As well as running whole class games, small group games can be a fun and effective way to help students practise their times table skills. If you use maths centres in your class, this is a prime opportunity to have some centres that focus on times table skills. If maths centres aren’t a part of your classroom routine, you can still run small group activities for a few weeks as your students gain confidence with the times table facts. Below is an example of a game that I like called ‘Triple Trouble’, which helps students practise multiplying numbers by three.  

Listen to Songs

Using songs for learning is such fun. Songs help children with memorisation through repetition. Plus, they build excitement about the topic you’re teaching! There are many, many songs available online that focus on times table facts. A simple search on Youtube will provide you with a wide range of options to choose from. Once students are familiar with a few songs, you could even try asking them to write some of their own!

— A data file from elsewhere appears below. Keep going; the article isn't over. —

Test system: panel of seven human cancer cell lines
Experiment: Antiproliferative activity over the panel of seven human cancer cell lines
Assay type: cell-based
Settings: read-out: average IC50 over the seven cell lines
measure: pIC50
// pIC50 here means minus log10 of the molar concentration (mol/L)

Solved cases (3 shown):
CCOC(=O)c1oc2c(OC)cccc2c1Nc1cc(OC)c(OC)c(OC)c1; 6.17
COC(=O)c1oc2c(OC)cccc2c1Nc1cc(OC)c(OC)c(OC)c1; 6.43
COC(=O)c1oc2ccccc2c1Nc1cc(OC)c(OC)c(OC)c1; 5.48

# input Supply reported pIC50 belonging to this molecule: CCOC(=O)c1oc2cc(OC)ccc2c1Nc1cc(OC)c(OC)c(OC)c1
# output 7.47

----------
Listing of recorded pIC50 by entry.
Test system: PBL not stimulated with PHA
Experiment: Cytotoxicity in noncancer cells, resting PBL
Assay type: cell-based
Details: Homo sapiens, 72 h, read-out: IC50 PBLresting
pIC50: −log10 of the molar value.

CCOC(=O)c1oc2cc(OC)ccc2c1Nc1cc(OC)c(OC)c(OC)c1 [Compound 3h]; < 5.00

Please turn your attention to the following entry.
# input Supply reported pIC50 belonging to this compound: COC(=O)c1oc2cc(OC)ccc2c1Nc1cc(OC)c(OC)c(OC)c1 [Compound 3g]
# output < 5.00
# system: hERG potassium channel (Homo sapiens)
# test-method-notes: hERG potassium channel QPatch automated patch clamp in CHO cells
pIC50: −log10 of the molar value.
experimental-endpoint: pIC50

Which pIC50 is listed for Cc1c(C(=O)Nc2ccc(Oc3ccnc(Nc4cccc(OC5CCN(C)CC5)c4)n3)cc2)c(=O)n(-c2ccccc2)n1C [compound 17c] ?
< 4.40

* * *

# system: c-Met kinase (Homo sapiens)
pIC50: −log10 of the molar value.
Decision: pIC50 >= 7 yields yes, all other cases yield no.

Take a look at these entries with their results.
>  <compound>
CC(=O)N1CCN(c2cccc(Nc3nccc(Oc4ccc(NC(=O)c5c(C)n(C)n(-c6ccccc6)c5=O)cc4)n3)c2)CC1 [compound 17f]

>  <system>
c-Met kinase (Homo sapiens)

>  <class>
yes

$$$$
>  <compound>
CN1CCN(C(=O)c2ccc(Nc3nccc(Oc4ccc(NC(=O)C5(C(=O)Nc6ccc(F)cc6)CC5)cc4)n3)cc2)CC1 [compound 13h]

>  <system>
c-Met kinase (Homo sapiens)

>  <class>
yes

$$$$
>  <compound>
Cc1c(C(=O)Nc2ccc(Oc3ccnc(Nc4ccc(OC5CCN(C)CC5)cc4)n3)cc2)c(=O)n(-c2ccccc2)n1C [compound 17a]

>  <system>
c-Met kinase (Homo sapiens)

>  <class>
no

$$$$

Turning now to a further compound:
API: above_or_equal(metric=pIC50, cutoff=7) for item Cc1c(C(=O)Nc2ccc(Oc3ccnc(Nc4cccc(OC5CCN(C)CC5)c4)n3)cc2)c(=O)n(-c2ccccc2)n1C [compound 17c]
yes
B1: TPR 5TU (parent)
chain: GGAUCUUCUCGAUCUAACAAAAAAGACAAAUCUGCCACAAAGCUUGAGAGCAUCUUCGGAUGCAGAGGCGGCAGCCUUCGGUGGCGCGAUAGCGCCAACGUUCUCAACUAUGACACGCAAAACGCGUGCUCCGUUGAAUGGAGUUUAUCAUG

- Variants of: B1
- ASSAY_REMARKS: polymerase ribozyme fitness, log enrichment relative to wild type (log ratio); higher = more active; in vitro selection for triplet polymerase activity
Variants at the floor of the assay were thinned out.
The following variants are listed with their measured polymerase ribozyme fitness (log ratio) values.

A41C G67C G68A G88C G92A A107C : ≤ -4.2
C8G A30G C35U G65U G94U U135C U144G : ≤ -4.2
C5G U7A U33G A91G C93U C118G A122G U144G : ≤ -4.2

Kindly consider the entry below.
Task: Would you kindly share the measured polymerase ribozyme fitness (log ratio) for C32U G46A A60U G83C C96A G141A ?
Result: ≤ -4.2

Colour by Number

There’s just something about colour-by-numbers that gets kids instantly engaged. Maybe it’s the chance to colour in during class, or maybe it’s the code-breaking aspect of this activity, but it’s always been popular in my classroom. I use simple colour-by-number tasks like the one pictured below to help review students’ multiplication skills.

Make it Visual with Arrays

Like multiplication grids, arrays allow students to visualise their times table facts. Arrays are usually used with younger students, simply because it can become time consuming to draw arrays for larger times tables. Arrays involve creating a grid-like image of the times table fact of focus, as shown in the image below, and then counting all of the pictures to find the total. You can find a ready-made set of review pages using arrays here